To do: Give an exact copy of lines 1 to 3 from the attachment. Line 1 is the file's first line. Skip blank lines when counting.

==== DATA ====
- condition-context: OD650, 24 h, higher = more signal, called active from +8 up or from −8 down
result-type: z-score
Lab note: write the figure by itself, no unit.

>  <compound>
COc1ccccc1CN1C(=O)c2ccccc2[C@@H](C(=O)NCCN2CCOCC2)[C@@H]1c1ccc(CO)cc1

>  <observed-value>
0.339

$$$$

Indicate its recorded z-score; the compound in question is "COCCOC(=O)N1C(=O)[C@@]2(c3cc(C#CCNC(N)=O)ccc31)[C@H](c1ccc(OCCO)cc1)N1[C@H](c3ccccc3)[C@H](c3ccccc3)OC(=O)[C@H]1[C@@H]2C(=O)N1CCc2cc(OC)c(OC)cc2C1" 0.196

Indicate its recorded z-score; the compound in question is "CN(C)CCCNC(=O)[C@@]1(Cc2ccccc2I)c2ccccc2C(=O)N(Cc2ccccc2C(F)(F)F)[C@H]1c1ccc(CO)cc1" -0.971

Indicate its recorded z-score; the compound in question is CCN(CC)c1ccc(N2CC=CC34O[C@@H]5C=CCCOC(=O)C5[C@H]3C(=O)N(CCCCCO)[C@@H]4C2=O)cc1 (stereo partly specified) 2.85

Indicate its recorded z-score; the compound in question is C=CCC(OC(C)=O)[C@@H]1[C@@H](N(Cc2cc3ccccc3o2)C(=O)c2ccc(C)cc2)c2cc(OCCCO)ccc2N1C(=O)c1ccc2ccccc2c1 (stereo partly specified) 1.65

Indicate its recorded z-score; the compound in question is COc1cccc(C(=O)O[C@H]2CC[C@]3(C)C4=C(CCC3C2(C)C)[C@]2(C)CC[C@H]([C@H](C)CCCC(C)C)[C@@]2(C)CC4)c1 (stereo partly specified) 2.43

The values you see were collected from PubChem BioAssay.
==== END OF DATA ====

- condition-context: OD650, 24 h, higher = more signal, called active from +8 up or from −8 down
result-type: z-score
Lab note: write the figure by itself, no unit.